When you think of life saving breakthroughs, maybe vaccines, antibiotics, or other medical technologies come to mind. What’s often missing from the list is one of the most common tools for cancer prevention: sunscreen, that amazing lotion that can stop harmful radiation from damaging your skin.
You've probably got a dozen half-empty bottles laying around, but have you ever stopped to really appreciate this product or the science behind it? We’ll take a minute to ponder this oft taken-for-granted and misunderstood innovation.
Let’s start with the basics. What is a sunburn? In the medical world, a sunburn is known as erythema. How do ultraviolet sunrays cause erythema and the pain that comes with it? UV-B wavelengths don't penetrate very deeply, but they cause reactions in your epidermis (the outer layer of your skin) and damages DNA. The body's natural response is to trigger several reactions by your immune system. The result is increased blood-flow to your capillary beds and swelling which help in bringing certain cells that repair the damage. This also triggers the body to produce more melanin (skin pigment) to help in future exposures. The result of all this is the reddening of your skin.
Another protein molecule, known as CXCL5, also triggers specific immune cells in response to UV-B radiation. It's thought that this molecule is what causes the pain and tenderness associated with your burn by stimulating the nerve endings in your skin.
All of these reactions don't happen right away. They usually begin around four hours after exposure and peak between 8-24 hours. This is why you might feel fine right after you leave the beach, but by the time you hit the shower the next morning, your back looks like a tomato and the hot water feels like a million pin pricks.
This is where sunscreen comes in. It works in two ways to protect you from a burn. It either absorbs the UV wavelengths or scatters and reflects it. Depending on the specific makeup of your sunscreen, it will come with protection known as Sun Protection Factor (SPF). If you would normally burn in 10 minutes, a SPF of 15 would allow you protection up to 150 minutes. An SPF of 30 would allow you 300 minutes, and so on.
Don't think, however, you are actually doubling your protection every time you double the SPF. As many consumer groups point out, an SPF of 15 filters out around 92% of UVB radiation. An SPF of 30 will only absorb about 96.7%, and an SPF of 40 will absorb 97.5%. They also point out that while sunscreens are often advertised as "Sun-Block," many are actually only blocking UV-B rays, and not UV-A. To make sure you're getting true broad-spectrum protection, your sunscreen must contain both the organic compounds associated with UV-B absorption and the inorganic associated with UV-A reflection.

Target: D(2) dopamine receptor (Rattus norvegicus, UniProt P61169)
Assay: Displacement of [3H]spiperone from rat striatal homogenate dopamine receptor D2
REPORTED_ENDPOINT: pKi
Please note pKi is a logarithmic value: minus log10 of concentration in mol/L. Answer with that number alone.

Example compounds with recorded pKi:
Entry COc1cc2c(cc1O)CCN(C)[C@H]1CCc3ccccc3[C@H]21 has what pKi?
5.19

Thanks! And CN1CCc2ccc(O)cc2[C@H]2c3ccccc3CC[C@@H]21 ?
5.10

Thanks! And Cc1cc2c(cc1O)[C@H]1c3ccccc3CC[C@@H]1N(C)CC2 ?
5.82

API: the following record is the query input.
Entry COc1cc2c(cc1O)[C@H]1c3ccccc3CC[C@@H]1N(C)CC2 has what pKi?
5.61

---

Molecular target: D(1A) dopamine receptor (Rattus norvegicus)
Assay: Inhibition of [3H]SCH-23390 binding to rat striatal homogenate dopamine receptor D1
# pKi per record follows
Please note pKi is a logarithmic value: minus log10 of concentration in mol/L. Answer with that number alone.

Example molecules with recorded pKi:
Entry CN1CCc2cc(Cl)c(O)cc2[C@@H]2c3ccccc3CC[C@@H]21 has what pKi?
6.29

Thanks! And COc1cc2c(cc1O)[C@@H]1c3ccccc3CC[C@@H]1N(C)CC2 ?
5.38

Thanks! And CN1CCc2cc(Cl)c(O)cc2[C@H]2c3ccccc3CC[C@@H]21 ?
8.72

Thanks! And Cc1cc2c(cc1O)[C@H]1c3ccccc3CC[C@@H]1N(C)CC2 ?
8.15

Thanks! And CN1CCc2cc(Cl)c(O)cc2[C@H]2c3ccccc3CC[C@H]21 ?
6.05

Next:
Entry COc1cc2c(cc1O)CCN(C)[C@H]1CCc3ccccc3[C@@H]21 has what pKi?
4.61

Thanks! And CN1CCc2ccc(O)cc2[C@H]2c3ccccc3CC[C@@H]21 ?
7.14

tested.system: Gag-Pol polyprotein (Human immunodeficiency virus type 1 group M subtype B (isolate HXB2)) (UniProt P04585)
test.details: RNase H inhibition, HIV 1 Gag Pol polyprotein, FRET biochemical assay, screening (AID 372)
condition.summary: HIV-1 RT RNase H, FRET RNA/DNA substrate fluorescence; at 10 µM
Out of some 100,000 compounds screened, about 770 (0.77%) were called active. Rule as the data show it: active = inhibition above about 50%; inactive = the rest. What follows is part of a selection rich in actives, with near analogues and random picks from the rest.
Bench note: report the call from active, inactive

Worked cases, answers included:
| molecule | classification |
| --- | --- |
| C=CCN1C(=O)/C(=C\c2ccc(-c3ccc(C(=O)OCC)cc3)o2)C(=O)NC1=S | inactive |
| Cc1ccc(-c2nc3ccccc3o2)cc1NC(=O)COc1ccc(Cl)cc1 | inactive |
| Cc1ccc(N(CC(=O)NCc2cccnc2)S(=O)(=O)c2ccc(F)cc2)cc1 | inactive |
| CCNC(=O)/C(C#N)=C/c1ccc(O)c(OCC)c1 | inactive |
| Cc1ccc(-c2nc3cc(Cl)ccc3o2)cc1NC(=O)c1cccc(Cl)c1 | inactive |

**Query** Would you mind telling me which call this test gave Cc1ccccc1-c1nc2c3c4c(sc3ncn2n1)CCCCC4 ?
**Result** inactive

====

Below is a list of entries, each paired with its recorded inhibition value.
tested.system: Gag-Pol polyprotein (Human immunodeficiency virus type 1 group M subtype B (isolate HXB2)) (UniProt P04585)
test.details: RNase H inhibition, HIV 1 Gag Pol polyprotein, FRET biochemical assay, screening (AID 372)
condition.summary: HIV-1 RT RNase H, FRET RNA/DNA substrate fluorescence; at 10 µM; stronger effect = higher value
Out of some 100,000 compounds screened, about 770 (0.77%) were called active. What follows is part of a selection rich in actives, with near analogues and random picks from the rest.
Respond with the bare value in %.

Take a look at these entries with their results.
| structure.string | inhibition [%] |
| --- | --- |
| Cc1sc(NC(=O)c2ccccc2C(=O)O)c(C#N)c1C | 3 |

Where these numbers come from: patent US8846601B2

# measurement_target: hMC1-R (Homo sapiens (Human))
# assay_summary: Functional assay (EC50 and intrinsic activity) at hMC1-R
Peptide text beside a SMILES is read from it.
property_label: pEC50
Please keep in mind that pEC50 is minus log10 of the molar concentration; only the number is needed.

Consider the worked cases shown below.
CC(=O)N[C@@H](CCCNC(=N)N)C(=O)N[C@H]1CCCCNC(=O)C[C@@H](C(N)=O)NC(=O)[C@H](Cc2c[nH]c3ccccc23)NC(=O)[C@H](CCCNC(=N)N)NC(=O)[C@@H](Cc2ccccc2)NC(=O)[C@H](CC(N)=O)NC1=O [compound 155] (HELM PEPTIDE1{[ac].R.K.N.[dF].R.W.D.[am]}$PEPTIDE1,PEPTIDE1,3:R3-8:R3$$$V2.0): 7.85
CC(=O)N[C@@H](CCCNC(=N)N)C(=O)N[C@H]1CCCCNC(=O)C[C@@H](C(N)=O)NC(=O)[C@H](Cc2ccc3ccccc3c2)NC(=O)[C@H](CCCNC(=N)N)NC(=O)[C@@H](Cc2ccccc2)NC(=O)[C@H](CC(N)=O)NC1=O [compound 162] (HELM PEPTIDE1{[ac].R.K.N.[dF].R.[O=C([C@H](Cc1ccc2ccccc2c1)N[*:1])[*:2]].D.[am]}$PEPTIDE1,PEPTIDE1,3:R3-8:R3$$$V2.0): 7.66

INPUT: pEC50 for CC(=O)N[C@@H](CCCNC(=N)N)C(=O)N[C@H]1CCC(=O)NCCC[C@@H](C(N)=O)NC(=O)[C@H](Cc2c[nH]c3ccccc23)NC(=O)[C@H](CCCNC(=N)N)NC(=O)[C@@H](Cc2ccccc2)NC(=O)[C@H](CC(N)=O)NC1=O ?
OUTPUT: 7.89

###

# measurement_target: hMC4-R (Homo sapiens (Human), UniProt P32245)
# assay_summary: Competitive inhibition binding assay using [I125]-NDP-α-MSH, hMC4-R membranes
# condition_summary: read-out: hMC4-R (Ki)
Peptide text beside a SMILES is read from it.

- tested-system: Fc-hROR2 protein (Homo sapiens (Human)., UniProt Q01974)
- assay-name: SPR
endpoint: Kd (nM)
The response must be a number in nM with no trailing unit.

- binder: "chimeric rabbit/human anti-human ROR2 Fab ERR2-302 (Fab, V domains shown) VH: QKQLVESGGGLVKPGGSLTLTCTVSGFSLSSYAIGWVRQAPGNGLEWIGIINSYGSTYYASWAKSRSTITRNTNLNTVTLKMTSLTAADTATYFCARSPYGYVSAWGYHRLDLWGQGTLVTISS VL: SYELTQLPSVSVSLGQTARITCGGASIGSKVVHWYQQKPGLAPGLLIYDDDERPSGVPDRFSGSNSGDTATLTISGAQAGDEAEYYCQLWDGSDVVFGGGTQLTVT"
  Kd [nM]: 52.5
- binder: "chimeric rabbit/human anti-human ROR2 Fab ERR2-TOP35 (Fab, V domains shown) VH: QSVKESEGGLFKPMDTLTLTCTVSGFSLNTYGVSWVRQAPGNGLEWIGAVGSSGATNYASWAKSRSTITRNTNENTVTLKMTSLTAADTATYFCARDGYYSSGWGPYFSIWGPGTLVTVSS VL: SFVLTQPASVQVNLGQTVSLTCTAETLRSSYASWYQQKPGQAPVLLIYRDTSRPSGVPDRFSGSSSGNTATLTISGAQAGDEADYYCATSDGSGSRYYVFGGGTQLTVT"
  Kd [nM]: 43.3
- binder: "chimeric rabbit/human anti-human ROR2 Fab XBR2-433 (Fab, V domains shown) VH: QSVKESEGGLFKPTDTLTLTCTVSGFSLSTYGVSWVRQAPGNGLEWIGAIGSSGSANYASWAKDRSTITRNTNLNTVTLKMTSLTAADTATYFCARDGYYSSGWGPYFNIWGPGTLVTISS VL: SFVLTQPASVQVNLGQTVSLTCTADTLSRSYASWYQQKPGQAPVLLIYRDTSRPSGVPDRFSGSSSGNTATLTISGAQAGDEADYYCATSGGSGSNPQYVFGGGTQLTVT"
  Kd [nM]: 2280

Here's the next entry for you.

If you're like many, you probably aren’t that concerned about a little sunburn. In fact, you may prefer it to the hassle of applying sunscreen. But you should be concerned. Countless studies have shown exposure to the Sun's harmful rays are responsible for early aging and an increased risk of skin cancer. You might think this risk is minimal. Unfortunately, upwards of 90% of the visible changes commonly attributed to skin aging are thought to be caused by the Sun. Combined with the fact that 1 in 5 Americans will develop skin cancer in their lifetime, with the Sun being public enemy number one, even natural sunlight should be fought off with plenty of broad-spectrum, high SPF lotion.
Here’s some other concerns or questions.
In the last few years there’s been an increasing awareness of how much our sunscreen can potentially harm coral reefs. A common chemical called oxybenzone—along with a few others, bleach the coral and damage its DNA. According to recent research, it takes only one drop in 4.3 million gallons of water to cause damage. That’s why some places are moving to ban oxybenzone entirely.
It’s also important to note that you can’t avoid the problem by simply not swimming in the ocean. When you get home, you’ll wash that sunscreen down the drain, and all too often it ends up around the nearest reef all the same.
What about spray-on sunscreens? Besides the fact that sprayed sunscreen often ends up in the wind, misting environmentally-hazardous chemicals into the air is probably not the best idea. More ends up in the air than on your skin, and you’re also likely to inhale some of those particulates. The FDA is investigating whether the inhalation is dangerous for human lungs, but perhaps it’s better to be safe than sorry. Finally, many of us are already terrible at putting on sufficient sunscreen to block incoming rays, so it’s worth noting that a fine mist is less likely to provide adequate coverage than a lotion.
Finally, why not just take a new sunscreen pill? As of now, the FDA notes "there’s no pill or capsule that can replace your sunscreen."
Now that you know more about sunburns and sunscreen, take time to read the fun Fuddlebrook story, A Bad Case of the Spots, and learn even more! Then view our video of Mrs. Wigglebum’s Sunny Surprise to demonstrate both the UV waves the Sun makes, and how sunscreen offers protection.
Posted: July 1, 2020
In the book, A Bad Case of the Spots, Freddie learns that too much sun can be damaging to your skin.
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Sherlock Holmes is a fictional detective created by Scottish author, Sir Arthur Conan Doyle. He uses forensic science as one of his methods for investigating crimes. In real life, some scientists work every day analyzing and solving crimes. In the book, Who Stole Herman Tweed? Mrs. Wigglebum’s students learn not to jump to conclusions without thoroughly analyzing all the evidence.
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